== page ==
“The Midwest is rising,” writes Minnesota native Amy Thielen – and her engaging, keenly American debut cookbook, with 200 recipes that herald a revival in heartland cuisine, is delicious proof. Amy Thielen grew up in rural northern Minnesota, waiting in lines for potluck buffets amid loops of smoked sausages from her uncle’s meat market and in the company of women who could put up jelly without a recipe. She spent years cooking in some of New York City’s best restaurants, but it took moving home in 2008 for her to rediscover the wealth and diversity of the Midwestern table, and to witness its reinvention. The New Midwestern Table reveals all that she’s come to love – and learn – about the foods of her native Midwest, through updated classic recipes and numerous encounters with spirited home cooks and some of the region’s most passionate food producers.
With 150 color photographs capturing these fresh-from-the-land dishes and the striking beauty of the terrain, this cookbook will cause any home cook to fall in love with the captivating flavors of the American heartland. (description from publisher)
Storm Kings is a riveting tale of supercell tornadoes and the quirky, pioneering, weather-obsessed scientists whose discoveries created the science of modern meteorology.
While tornadoes have occasionally been spotted elsewhere, only the central plains of North America have the perfect conditions for their creation. For the early settlers the sight of a funnel cloud was an unearthly event. They called it the “Storm King,” and their descriptions bordered on the supernatural: it glowed green or red, it whistled or moaned or sang. In Storm Kings, Lee Sandlin explores America’s fascination with and unique relationship to tornadoes. From Ben Franklin’s early experiments to the “great storm war” of the nineteenth century to heartland life in the early twentieth century, Sandlin re-creates with vivid descriptions some of the most devastating storms in America’s history, including the Tri-state Tornado of 1925 and the Peshtigo “fire tornado,” whose deadly path of destruction was left encased in glass.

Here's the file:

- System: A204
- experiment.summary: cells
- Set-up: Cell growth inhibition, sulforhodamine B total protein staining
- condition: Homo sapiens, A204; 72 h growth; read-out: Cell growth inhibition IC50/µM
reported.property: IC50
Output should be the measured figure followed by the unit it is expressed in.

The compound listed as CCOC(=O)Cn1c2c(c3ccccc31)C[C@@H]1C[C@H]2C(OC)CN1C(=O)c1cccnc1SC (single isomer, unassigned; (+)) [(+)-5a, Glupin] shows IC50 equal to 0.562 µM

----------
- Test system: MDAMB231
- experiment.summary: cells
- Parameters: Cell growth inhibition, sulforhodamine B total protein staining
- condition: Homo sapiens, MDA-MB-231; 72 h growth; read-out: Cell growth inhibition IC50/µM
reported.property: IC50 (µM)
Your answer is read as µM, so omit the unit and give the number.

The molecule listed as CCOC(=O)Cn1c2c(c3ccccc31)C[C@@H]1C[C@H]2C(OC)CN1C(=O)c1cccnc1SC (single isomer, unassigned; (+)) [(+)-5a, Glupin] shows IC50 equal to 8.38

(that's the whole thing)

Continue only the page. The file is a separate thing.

Drawing on memoirs, letters, eyewitness testimonies, and archives, Sandlin brings to life the forgotten characters and scientists who changed a nation—including James Espy, America’s first meteorologist, and Colonel John Park Finley, who helped place a network of weather “spotters” across the country. Along the way, Sandlin details the little-known but fascinating history of the National Weather Service, paints a vivid picture of the early Midwest, and shows how successive generations came to understand, and finally coexist with, the spiraling menace that could erase lives and whole towns in an instant. (description from publisher)
The Iowa Library Association has announced the All Iowa Reads title for 2011 – it’s Sing Them Home by Stephanie Kallos. Be sure to watch the Davenport Public Library newsletter for the announcement of programs and discussions of this book throughout the year.
In 1978, Hope Jones, mother of three, is swept away during a tornado. Her body is never found. Twenty-five years later her children – Larkin, Gaelan and Bonnie – still struggle to understand their loss and to find their place in the world. The sudden death of their father brings them all home again, forcing them to come to terms with their history and each other.
Set on the open plains of southwest Nebraska, the writing and atmosphere evoke the rural Midwest effortlessly – open skies, violent weather, the restrictions and freedoms of small towns. This is a complex story of grief, love and healing with touches of magical realism and characters that you come to care about.
The 2010 All Iowa Reads book was announced at the annual Iowa Library Association conference at the end of October. Praised as a “quiet masterpiece,” Driftless is the newest novel by David Rhodes.
Rhodes has an interesting back story, so to speak. He was a rising young writer at the University of Iowa’s Writers’ Workshop, and had several books published in the 1970′s.
A motorcycle crash in 1977, which partially paralyzed Rhodes, ended his publishing career till Driftless came out this year.
“Driftless shares a rhythm with the farming community it documents, and its reflective pace is well-suited to characters who are far more comfortable with hard work than with words,” according to the Christian Science Monitor.
Watch the Davenport Public Library newsletter for announcements of events and discussions concerning Driftless throughout 2010.